In Chicago’s massive, troubled, and increasingly creative public-school system, the lines between high school and college are blurring. If the city’s hard-driving mayor, Rahm Emanuel, has his way, they will soon vanish entirely. “We are going to be the first city that has figured out how to make 12th grade a pit stop on your education rather than your destination,” he said in an interview.
It’s an ambitious goal for a city that fewer than 10 years ago graduated only about half the kids who started in its high schools. But, with graduation rates now rising, Emanuel has launched an integrated series of initiatives to guide more of Chicago’s mostly African-American and Hispanic high school students toward extending their education. The plan aims to make the transition from high school to postsecondary education as seamless as the move from middle school to high school is today. Each of Chicago’s programs, Emanuel said, “is trying to scratch a similar itch: making your high school kids focus … on what’s next, making what’s next relevant to what they want to do in their lives, and then finding different ways to continually help them access it.”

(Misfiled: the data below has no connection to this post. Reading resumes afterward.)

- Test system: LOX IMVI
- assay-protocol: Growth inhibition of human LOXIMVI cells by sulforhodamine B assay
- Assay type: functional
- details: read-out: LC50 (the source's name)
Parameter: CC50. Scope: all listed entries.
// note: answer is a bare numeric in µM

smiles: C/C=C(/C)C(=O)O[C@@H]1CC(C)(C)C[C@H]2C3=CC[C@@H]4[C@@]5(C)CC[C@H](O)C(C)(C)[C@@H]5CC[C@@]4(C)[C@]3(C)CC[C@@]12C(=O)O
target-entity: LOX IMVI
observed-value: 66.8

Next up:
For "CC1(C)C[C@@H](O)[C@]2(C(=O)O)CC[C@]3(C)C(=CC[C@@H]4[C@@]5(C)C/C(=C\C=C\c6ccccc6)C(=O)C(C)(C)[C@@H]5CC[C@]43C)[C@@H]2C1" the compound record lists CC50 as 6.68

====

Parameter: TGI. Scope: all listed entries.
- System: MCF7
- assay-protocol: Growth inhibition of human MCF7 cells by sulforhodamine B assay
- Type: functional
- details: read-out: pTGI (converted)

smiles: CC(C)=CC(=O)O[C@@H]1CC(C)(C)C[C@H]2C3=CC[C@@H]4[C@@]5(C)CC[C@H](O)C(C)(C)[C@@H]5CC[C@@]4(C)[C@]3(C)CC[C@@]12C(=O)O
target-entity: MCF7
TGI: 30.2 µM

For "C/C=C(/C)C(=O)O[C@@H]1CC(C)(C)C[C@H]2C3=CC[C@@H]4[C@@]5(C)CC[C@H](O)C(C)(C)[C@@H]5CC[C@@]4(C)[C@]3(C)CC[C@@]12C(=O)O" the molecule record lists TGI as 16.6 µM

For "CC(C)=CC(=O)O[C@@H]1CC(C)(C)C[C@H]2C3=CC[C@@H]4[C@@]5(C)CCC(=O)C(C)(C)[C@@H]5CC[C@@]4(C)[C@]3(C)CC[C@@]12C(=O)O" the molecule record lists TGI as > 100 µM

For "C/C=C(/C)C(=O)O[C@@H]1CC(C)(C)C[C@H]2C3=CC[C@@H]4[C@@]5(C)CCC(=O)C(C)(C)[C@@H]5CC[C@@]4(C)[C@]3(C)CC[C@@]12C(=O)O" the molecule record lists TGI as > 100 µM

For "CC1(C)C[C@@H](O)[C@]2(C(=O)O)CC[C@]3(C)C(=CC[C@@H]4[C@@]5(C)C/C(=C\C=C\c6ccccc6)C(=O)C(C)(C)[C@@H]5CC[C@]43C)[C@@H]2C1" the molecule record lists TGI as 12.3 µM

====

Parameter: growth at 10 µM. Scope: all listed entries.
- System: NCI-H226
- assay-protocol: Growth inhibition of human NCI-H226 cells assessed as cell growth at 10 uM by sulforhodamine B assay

The case for helping more students obtain training beyond high school in places like Chicago is a matter not only of social equity but also of national competitiveness. The best projections suggest that members of minority groups—who already represent most public-school students nationwide—will provide all of the workforce’s net growth in the years ahead. But African-Americans and Hispanics still badly trail whites and Asian-Americans in completing college. Brookings Institution demographer William Frey predicts that, if that gap persists, the workforce’s overall share of college graduates will soon start to decline. That’s not a formula for global success in the information age.